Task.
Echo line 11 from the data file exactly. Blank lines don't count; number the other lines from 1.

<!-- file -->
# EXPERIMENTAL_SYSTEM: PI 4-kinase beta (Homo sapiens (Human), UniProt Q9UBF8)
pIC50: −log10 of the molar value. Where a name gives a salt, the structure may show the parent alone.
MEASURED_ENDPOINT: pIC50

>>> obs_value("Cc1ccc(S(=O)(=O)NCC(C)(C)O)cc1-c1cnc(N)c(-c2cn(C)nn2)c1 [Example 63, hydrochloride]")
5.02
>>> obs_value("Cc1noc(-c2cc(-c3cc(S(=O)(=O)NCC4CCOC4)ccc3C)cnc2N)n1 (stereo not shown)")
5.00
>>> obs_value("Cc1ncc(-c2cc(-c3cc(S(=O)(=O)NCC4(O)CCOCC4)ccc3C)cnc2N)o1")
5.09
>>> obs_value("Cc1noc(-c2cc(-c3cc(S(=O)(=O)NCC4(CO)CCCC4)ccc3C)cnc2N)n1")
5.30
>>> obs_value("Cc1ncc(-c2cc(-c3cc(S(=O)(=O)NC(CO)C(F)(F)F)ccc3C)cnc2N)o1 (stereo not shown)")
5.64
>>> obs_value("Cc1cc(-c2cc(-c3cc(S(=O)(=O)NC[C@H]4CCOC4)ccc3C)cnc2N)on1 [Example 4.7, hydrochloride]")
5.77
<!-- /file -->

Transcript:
5.30